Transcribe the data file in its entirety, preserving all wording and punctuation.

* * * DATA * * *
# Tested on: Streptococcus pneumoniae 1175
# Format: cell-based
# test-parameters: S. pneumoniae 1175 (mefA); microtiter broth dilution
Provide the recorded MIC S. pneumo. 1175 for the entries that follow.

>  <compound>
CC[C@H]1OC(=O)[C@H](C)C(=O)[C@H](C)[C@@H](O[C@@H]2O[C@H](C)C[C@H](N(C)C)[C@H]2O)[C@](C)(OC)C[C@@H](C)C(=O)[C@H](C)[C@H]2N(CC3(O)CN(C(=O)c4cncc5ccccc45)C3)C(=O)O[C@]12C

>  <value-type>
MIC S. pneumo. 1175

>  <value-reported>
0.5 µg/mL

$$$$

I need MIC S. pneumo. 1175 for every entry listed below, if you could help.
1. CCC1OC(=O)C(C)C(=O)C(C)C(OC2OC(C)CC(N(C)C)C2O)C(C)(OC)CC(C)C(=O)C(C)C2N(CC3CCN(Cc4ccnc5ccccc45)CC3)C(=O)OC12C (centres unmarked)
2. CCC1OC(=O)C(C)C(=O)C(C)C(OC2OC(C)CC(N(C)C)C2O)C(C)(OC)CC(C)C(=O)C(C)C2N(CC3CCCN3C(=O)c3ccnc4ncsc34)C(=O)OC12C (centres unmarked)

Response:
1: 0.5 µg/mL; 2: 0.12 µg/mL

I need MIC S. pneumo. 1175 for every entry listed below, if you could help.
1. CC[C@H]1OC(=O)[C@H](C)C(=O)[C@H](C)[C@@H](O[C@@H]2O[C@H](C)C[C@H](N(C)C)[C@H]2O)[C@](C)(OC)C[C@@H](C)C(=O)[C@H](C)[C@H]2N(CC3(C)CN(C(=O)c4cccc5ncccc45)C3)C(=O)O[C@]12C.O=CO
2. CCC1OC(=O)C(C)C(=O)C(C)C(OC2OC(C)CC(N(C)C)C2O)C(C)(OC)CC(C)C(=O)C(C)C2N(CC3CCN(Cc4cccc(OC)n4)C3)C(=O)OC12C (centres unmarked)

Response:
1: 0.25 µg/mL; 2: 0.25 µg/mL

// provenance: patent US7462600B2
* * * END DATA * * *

# Tested on: Streptococcus pneumoniae 1175
# Format: cell-based
# test-parameters: S. pneumoniae 1175 (mefA); microtiter broth dilution
Provide the recorded MIC S. pneumo. 1175 for the entries that follow.

>  <compound>
CC[C@H]1OC(=O)[C@H](C)C(=O)[C@H](C)[C@@H](O[C@@H]2O[C@H](C)C[C@H](N(C)C)[C@H]2O)[C@](C)(OC)C[C@@H](C)C(=O)[C@H](C)[C@H]2N(CC3(O)CN(C(=O)c4cncc5ccccc45)C3)C(=O)O[C@]12C

>  <value-type>
MIC S. pneumo. 1175

>  <value-reported>
0.5 µg/mL

$$$$

I need MIC S. pneumo. 1175 for every entry listed below, if you could help.
1. CCC1OC(=O)C(C)C(=O)C(C)C(OC2OC(C)CC(N(C)C)C2O)C(C)(OC)CC(C)C(=O)C(C)C2N(CC3CCN(Cc4ccnc5ccccc45)CC3)C(=O)OC12C (centres unmarked)
2. CCC1OC(=O)C(C)C(=O)C(C)C(OC2OC(C)CC(N(C)C)C2O)C(C)(OC)CC(C)C(=O)C(C)C2N(CC3CCCN3C(=O)c3ccnc4ncsc34)C(=O)OC12C (centres unmarked)

Response:
1: 0.5 µg/mL; 2: 0.12 µg/mL

I need MIC S. pneumo. 1175 for every entry listed below, if you could help.
1. CC[C@H]1OC(=O)[C@H](C)C(=O)[C@H](C)[C@@H](O[C@@H]2O[C@H](C)C[C@H](N(C)C)[C@H]2O)[C@](C)(OC)C[C@@H](C)C(=O)[C@H](C)[C@H]2N(CC3(C)CN(C(=O)c4cccc5ncccc45)C3)C(=O)O[C@]12C.O=CO
2. CCC1OC(=O)C(C)C(=O)C(C)C(OC2OC(C)CC(N(C)C)C2O)C(C)(OC)CC(C)C(=O)C(C)C2N(CC3CCN(Cc4cccc(OC)n4)C3)C(=O)OC12C (centres unmarked)

Response:
1: 0.25 µg/mL; 2: 0.25 µg/mL

// provenance: patent US7462600B2